|34 STARS IN A MEDALLION CONFIGURATION WITH A LARGE, HALOED CENTER STAR, CIVIL WAR PERIOD, 1861-63, KANSAS STATEHOOD
|Frame Size (H x L):||18.75" x 21.75"|
|Flag Size (H x L):||10" x 14.5"|
|34 star American national parade flag, printed on cotton and bearing a beautiful medallion configuration that has a large, haloed center star. This is one of the boldest wreath pattern designs of the Civil War era. Although the name of the maker of this flag is unknown, the company is known to have produced at least five other star counts with haloed center stars. Examples exist with 30, 31, 35, 36, and 42 stars. Three examples also exist, probably from different makers, that bear 13 stars. One dates to 1856 and was made for the presidential campaign of James Buchanan. Another was made for the 1860 presidential campaign of John Bell, who ran against Abraham Lincoln, as an independent, on the Constitutional Union Party ticket. Another style, printed on a wool and cotton blended fabric, dates to the 1876 centennial and all of its 13 stars have halos.
Kansas was admitted into the Union as the 34th state on January 29th, 1861, about 2½ months before the Confederate assault on Fort Sumter that marked the beginning of the Civil War. The 34th star was officially added on July 4th of that year, but most flag makers would have added a 34th star with the addition of Kansas in January. The star count remained official until July 4th, 1863, and 34 star flags would have been produced until the addition of West Virginia in June of that year.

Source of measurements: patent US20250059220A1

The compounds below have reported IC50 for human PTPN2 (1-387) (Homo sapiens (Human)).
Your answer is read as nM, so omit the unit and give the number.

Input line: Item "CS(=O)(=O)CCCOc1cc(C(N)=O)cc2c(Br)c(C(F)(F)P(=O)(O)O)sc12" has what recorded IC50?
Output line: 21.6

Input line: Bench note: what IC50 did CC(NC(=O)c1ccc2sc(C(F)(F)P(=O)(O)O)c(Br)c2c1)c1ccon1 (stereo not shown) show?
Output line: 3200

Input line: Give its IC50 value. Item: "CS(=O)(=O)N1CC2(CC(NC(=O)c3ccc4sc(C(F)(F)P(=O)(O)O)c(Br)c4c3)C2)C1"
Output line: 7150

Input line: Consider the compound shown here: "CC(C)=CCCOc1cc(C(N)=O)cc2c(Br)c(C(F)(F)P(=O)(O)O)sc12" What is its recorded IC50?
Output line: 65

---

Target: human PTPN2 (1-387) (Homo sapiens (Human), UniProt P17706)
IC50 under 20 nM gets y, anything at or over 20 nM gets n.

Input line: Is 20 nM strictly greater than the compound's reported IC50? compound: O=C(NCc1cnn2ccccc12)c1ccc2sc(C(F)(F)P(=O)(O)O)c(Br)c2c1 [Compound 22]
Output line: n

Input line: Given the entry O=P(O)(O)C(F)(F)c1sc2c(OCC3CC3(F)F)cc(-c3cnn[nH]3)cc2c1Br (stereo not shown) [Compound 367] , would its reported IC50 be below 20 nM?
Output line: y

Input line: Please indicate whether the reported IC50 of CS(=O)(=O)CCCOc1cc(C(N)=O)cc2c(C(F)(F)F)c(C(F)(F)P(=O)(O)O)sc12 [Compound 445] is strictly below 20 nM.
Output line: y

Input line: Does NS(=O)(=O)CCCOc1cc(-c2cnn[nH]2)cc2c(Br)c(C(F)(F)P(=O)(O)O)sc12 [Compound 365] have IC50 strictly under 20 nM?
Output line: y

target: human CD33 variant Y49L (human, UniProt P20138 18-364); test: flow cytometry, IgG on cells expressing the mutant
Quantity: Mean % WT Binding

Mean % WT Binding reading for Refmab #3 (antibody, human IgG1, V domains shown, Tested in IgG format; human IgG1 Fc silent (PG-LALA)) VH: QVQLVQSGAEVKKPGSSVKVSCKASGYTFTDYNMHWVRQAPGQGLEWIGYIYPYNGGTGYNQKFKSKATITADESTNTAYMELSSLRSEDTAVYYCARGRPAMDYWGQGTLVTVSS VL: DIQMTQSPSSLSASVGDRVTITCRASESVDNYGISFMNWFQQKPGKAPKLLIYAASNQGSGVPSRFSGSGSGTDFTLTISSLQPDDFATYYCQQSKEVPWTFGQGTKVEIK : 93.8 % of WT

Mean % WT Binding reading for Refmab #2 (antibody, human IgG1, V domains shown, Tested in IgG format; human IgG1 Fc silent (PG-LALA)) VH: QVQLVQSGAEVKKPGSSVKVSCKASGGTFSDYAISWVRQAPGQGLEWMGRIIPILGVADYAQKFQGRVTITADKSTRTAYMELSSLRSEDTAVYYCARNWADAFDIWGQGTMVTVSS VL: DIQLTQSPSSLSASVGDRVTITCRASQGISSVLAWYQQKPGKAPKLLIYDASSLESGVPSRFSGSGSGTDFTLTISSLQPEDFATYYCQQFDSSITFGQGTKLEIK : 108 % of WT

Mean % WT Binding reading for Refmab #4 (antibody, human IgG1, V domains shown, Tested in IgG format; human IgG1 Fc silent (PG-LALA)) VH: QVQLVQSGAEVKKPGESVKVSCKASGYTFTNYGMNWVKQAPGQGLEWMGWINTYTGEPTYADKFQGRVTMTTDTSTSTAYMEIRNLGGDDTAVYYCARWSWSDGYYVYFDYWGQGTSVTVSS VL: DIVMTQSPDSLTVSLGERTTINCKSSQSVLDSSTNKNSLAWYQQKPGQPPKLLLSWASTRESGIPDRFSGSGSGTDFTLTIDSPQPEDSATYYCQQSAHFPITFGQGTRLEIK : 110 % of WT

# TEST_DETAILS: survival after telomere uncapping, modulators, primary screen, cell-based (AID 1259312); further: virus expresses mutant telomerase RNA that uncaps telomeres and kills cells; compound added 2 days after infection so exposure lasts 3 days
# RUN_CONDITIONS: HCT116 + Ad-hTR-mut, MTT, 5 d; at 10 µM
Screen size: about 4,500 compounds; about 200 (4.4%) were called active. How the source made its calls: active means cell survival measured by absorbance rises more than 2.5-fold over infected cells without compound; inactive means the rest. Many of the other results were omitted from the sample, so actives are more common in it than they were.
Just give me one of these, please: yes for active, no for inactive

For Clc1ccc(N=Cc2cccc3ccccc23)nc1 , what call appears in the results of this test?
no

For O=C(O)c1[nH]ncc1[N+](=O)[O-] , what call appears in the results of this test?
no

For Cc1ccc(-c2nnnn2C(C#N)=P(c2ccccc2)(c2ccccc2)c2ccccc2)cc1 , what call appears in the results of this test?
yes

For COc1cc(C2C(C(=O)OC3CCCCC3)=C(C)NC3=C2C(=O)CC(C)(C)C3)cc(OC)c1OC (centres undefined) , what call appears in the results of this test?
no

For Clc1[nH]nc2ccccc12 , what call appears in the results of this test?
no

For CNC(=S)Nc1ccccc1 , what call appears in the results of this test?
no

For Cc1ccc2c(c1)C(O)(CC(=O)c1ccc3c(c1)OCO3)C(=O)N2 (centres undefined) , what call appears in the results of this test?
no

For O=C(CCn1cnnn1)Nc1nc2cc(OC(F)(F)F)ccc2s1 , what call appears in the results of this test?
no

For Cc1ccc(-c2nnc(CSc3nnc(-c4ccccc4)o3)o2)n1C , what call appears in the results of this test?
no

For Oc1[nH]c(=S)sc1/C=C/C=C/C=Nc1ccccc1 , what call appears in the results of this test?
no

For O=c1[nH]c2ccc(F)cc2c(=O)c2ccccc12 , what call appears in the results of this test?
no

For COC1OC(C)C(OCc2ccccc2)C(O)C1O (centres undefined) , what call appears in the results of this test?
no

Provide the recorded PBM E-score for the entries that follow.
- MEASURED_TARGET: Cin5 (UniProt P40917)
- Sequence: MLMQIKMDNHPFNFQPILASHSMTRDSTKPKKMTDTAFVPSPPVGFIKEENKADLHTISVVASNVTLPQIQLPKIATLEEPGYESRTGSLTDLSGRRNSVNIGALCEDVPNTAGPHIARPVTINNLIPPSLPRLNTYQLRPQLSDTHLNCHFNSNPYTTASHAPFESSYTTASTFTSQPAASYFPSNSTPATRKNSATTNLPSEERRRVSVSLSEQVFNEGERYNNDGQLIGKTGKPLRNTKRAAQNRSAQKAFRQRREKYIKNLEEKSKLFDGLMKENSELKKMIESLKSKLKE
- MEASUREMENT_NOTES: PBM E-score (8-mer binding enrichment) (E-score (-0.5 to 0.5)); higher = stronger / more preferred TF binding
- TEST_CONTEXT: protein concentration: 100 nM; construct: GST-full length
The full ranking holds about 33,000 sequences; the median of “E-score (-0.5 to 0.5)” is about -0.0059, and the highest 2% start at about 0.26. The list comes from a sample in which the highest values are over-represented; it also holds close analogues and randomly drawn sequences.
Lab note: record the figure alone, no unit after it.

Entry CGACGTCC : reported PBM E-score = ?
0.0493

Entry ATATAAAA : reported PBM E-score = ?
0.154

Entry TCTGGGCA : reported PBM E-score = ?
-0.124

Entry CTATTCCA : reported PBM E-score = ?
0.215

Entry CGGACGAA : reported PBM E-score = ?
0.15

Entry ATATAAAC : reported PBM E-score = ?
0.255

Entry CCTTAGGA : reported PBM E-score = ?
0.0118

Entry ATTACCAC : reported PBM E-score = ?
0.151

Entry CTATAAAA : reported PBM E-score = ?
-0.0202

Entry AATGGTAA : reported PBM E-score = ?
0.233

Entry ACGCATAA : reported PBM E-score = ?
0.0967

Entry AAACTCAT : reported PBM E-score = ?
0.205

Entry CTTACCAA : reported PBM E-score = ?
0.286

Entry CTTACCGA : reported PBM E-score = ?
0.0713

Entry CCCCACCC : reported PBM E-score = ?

Mounting: The antique frame dates to the period between 1830 and 1860. Made of solid chestnut or oak, it has a double-beveled profile and retains its original varnished surface, which has great, appealing craquelure. The flag was mounted and framed within our own conservation department, which is led by masters degree trained staff. We take great care in the mounting and preservation of flags and have framed thousands of examples; more than anyone worldwide.
The background is 100% cotton twill, black in color. Spacers keep the textile away from the glazing, which is U.V. protective glass. Feel free to contact us for more details.
Condition: There is minor foxing and staining. Many of my clients prefer early flags to show their age and history of use and the great scarcity of this example warrants practically any condition.
|Collector Level:||Advanced Collectors and the Person with Everything|
|Flag Type:||Parade flag|
|Earliest Date of Origin:||1861|
|Latest Date of Origin:||1863|
|War Association:||1866-1890 Indian Wars|
|Price:||Please call (717) 676-0545 or (717) 502-1281|